European case study on seed treatments and seed-borne disease control using seed treatments
by Bill Clark* and Valerie Cockerill**
* Broom’s Barn Research Centre, Higham, Bury St Edmunds, Suffolk IP28 6NP
** Official Seed Testing Station for Scotland, SASA, Roddinglaw Road, Edinburgh EH12 9FJ
This is the final report of an 8 month project (RD-2008-3461) which started in July 2008. The work was funded by ENDURE (through the EU Framework 6) and a contract for £15,366 from HGCA.
Seed-borne diseases are important problems in many crops in European agriculture. In cereals, serious diseases like bunt (Tilletia tritici), loose smut (Ustilago nuda), net blotch (Pyrenophora teres) and leaf stripe (Pyrenophora graminea) occur regularly but are kept at a relatively low level because of systematic and intensive use of seed treatments. In conventional agricultural systems, seed-borne diseases could develop as serious problems if programmes with reduced pesticide inputs are initiated because of EU legislation. In organic farming, bunt (Tilletia tritici), for example, could be a major problem in the production of seeds. Due to the reliance on effective chemical methods, few developments have been made in the non-chemical area of seed-borne disease control. Research into alternative non-chemical seed treatments for use in organic systems has indicated a range of possible approaches, but to date most of these do not give sufficiently high levels of control to offer credible alternatives to existing chemical control methods. In some countries the use of resistant varieties is an important factor in an integrated strategy to control seed-borne diseases. There are resistance genes available but often we do not know their occurrence in modern varieties. It is clear from the data presented here that there is considerable variation amongst the countries surveyed of the perceived threats posed by individual seed-borne diseases. Perhaps as a consequence, there is also a wide range of thresholds that are applied in order to control the diseases. Some of this variation may be explicable in that there will be considerable variation in the amount of spring and winter cropping in these countries and this will affect the occurrence and severity of some seed-borne diseases. Some of the variation in thresholds and perceived threat from seed-borne diseases is related to climatic conditions. In most countries there is little interpretation of thresholds, i.e. they are applied strictly. In the UK there is more of a tendency for advisers to use the advisory thresholds but adapt them depending on individual farm circumstances. Why this is the case is not obvious, but is perhaps linked to the predominance of independent crop advisers in the UK, whereas in most EU countries there are state or government advisers who may apply thresholds more strictly. The use of farm-saved seed is common in many countries with typically 40-50% of crops grown from non-certified seed. It is clear that there is no agreement on European standardisation of thresholds or in the approaches to the use of seed treatments. This is in contrast to the high degree of standardisation of seed testing methodologies that are employed in EU countries. This has been achieved via the International Seed Testing Association (ISTA) which has a clear role in seed testing procedures. ISTA has developed and published standard procedures in the field of seed testing and has member laboratories in over 70 countries. It produces internationally agreed rules for seed sampling and testing, accrediting laboratories, promoting research, and providing international seed analysis certificates, training and dissemination of knowledge in seed science and technology to facilitate seed-trading nationally and internationally. It is possible that in the future it could have an influence in the area of seed treatment thresholds.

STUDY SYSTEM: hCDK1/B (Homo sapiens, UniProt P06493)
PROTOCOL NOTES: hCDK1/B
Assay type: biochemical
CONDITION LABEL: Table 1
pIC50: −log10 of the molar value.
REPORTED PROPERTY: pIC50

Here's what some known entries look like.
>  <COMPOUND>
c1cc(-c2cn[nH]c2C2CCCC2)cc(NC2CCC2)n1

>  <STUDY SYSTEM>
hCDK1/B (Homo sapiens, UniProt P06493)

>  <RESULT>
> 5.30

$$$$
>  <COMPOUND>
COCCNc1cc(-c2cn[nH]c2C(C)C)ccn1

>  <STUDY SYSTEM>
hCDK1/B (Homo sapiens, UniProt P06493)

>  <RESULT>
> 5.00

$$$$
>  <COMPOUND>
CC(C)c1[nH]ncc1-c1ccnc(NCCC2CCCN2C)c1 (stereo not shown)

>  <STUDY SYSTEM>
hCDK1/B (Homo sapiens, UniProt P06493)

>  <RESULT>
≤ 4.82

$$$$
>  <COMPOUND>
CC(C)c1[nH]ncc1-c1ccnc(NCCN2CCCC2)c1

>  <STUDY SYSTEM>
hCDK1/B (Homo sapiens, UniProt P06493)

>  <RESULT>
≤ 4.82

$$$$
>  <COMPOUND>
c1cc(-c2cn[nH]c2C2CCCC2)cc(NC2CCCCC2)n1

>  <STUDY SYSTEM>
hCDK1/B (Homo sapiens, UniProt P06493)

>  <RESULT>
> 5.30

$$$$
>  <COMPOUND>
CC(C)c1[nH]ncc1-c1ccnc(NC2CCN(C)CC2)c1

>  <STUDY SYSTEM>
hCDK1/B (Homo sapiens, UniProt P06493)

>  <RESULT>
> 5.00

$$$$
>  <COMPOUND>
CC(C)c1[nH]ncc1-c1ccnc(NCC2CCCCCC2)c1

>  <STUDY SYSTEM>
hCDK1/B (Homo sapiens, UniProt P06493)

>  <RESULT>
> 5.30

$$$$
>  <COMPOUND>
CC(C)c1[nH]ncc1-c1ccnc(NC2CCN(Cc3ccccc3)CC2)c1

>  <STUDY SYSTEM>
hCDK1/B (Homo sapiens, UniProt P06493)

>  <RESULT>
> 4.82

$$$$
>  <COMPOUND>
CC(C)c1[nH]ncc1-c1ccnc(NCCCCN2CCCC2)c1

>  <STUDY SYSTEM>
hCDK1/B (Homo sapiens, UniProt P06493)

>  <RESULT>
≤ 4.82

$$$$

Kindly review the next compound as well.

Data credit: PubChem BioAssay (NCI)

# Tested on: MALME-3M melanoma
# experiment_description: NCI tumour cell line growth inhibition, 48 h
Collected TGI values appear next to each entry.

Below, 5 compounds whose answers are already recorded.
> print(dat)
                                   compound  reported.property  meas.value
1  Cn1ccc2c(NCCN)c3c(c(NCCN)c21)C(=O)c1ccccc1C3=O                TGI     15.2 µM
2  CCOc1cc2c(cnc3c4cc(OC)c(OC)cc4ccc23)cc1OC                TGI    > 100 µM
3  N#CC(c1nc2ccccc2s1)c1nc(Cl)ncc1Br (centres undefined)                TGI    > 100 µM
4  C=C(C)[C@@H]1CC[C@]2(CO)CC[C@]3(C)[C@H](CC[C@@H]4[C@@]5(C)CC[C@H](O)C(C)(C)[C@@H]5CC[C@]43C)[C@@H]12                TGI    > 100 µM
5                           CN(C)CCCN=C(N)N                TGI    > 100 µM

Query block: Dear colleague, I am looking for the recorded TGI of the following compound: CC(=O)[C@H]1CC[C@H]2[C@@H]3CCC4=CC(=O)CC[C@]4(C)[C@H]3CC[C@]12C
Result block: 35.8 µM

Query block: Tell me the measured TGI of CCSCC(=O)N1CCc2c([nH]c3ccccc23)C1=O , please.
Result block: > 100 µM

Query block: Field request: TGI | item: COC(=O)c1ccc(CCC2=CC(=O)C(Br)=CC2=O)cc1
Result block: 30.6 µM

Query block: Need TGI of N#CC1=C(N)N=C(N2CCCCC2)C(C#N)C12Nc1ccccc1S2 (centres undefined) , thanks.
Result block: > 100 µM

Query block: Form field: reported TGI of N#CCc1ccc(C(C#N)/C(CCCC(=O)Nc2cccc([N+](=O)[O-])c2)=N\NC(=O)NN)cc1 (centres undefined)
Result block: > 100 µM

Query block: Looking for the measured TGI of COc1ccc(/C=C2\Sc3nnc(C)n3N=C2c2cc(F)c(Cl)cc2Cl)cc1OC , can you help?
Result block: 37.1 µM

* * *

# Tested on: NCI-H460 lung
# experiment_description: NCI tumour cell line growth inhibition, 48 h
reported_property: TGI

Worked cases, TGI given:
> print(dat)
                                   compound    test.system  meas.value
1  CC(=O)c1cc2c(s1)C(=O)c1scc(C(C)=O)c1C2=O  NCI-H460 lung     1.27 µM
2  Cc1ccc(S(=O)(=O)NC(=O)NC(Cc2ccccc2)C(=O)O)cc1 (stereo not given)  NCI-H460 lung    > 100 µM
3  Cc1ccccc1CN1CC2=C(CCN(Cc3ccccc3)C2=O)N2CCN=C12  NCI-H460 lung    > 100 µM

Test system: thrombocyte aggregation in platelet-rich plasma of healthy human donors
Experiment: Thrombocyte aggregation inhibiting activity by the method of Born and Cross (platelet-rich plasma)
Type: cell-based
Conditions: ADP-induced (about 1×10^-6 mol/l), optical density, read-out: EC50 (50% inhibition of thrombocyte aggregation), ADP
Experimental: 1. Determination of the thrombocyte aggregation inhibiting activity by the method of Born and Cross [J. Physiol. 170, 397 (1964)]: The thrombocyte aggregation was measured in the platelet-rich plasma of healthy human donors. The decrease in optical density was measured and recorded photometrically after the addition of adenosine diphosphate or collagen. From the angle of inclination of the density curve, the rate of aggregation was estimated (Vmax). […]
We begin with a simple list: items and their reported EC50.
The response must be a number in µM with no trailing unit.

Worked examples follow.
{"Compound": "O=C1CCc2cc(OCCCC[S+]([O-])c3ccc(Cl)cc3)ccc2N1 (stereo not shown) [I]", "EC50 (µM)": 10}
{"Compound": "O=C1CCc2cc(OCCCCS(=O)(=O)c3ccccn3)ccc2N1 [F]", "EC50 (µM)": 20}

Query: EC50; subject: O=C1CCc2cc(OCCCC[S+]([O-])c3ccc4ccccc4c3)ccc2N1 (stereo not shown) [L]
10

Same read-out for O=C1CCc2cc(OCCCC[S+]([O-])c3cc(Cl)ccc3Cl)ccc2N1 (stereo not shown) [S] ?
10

More news from: HGCA (Home-Grown Cereals Authority)
Published: December 22, 2011